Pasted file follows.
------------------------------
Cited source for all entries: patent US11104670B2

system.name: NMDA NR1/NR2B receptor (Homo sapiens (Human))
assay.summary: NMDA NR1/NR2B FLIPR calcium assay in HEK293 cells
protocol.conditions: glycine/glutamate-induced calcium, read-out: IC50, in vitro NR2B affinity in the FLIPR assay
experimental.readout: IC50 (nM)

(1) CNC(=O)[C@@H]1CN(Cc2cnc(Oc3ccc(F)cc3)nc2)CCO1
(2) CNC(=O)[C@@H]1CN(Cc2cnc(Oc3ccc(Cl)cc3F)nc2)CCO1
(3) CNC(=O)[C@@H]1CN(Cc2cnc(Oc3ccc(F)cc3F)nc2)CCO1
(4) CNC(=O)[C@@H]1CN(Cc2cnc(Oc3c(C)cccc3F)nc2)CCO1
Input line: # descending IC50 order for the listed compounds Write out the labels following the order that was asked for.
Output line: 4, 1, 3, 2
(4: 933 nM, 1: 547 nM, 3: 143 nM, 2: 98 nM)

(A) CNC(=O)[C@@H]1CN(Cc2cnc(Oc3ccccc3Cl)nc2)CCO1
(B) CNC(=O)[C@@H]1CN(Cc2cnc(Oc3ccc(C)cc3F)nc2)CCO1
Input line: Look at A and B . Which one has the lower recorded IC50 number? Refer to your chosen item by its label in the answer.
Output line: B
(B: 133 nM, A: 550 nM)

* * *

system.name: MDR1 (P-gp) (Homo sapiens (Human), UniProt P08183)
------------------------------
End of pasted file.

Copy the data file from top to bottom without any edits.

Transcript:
Cited source for all entries: patent US11104670B2

system.name: NMDA NR1/NR2B receptor (Homo sapiens (Human))
assay.summary: NMDA NR1/NR2B FLIPR calcium assay in HEK293 cells
protocol.conditions: glycine/glutamate-induced calcium, read-out: IC50, in vitro NR2B affinity in the FLIPR assay
experimental.readout: IC50 (nM)

(1) CNC(=O)[C@@H]1CN(Cc2cnc(Oc3ccc(F)cc3)nc2)CCO1
(2) CNC(=O)[C@@H]1CN(Cc2cnc(Oc3ccc(Cl)cc3F)nc2)CCO1
(3) CNC(=O)[C@@H]1CN(Cc2cnc(Oc3ccc(F)cc3F)nc2)CCO1
(4) CNC(=O)[C@@H]1CN(Cc2cnc(Oc3c(C)cccc3F)nc2)CCO1
Input line: # descending IC50 order for the listed compounds Write out the labels following the order that was asked for.
Output line: 4, 1, 3, 2
(4: 933 nM, 1: 547 nM, 3: 143 nM, 2: 98 nM)

(A) CNC(=O)[C@@H]1CN(Cc2cnc(Oc3ccccc3Cl)nc2)CCO1
(B) CNC(=O)[C@@H]1CN(Cc2cnc(Oc3ccc(C)cc3F)nc2)CCO1
Input line: Look at A and B . Which one has the lower recorded IC50 number? Refer to your chosen item by its label in the answer.
Output line: B
(B: 133 nM, A: 550 nM)

* * *

system.name: MDR1 (P-gp) (Homo sapiens (Human), UniProt P08183)